Intermediate punishments—also known as intermediate sanctions—are more severe than traditional probation, but less costly than prison. Together with prison and probation, they form a ladder of punishments: probation at the bottom, prison at the top, and community-based, intermediate punishments on the middle rungs. Today, almost every state has at least one or two of these punishments, although almost nowhere have they been used to their full potential. Electronic monitoring and intensive supervision are among the most commonly used.

Many states have developed a systemic approach to these intermediate punishments. More than half the states, for instance, have adopted community corrections acts to permit counties to plan and control the intermediate punishments administered within their communities. And a few states have incorporated the sanctions into their sentencing guidelines to make sure that certain offenders receive these punishments rather than prison terms.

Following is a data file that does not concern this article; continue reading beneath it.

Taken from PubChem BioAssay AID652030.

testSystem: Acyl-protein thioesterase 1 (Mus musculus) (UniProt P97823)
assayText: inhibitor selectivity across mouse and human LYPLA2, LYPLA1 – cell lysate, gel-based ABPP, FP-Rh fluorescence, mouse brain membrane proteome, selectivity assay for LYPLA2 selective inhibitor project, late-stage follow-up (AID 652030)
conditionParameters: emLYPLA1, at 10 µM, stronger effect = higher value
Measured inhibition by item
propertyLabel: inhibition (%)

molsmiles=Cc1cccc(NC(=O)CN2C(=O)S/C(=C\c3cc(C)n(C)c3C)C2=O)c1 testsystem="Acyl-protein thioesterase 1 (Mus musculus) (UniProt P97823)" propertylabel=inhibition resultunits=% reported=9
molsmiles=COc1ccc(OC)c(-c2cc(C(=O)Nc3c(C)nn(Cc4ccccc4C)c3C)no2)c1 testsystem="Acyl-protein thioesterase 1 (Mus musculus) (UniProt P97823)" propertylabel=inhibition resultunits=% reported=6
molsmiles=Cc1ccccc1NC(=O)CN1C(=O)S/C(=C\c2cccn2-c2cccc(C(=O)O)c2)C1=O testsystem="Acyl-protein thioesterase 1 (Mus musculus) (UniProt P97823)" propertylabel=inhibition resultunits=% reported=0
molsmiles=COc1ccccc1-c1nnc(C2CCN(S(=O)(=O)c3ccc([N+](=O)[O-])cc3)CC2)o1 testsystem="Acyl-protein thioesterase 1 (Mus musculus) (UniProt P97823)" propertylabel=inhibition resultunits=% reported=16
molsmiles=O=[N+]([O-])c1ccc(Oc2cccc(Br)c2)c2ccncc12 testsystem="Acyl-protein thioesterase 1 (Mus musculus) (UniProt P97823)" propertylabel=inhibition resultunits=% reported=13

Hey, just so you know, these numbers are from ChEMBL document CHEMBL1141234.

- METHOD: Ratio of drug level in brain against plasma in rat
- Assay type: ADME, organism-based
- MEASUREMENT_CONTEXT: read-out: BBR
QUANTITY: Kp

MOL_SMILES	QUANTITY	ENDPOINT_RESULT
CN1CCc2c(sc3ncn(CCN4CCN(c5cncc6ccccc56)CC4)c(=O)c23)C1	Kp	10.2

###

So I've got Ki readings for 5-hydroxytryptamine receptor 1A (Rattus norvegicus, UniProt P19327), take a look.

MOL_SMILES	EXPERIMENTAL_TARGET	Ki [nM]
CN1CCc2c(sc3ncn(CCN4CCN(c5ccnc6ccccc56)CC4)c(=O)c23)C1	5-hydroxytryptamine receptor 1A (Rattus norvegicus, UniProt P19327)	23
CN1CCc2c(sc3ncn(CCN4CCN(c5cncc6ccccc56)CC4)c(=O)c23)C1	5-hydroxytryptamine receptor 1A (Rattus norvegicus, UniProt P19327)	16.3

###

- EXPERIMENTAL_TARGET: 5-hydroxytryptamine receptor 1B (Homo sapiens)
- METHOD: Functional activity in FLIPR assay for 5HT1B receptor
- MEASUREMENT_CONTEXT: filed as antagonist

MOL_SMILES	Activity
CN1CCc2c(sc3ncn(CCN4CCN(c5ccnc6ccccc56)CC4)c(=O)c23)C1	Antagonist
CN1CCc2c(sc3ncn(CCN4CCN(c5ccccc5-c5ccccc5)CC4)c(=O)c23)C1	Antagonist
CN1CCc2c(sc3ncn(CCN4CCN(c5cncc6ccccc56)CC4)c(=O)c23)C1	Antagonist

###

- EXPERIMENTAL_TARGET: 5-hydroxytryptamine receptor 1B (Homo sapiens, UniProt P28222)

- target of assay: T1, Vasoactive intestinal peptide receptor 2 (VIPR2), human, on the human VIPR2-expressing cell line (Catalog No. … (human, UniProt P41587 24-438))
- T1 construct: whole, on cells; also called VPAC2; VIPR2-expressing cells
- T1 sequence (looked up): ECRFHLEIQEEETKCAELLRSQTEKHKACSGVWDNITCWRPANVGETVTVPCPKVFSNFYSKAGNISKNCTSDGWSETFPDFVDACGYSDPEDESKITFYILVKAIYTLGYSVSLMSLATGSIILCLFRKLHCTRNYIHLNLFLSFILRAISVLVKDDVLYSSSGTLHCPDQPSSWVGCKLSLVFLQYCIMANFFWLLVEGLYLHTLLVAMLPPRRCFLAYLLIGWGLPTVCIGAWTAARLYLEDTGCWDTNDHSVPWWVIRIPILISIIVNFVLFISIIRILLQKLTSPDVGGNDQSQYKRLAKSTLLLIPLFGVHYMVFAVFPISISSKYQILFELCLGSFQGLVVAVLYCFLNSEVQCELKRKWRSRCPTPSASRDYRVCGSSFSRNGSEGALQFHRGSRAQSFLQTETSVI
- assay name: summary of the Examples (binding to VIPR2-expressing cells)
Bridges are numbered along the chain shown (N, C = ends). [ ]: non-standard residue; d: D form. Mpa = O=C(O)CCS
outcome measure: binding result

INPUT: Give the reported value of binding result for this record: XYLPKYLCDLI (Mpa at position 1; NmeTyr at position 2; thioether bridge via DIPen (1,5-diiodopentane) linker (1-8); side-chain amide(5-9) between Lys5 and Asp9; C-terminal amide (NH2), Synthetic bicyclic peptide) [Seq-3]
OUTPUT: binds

Intermediate punishments are delivered through a variety of programs: fines, intensive supervision, restitution, substance abuse treatment, electronic monitoring, boot camps and halfway houses. Different punishments may be coupled, such as restitution with intensive supervision or substance abuse treatment, or used in sequence, such as boot camp followed by intensive supervision.

The graduated range of controls also allows a probation or parole officer to decrease or increase levels of supervision as the offender’s behavior warrants. Confinement in prison or jail always remains an option for noncompliance with the terms of a sentence.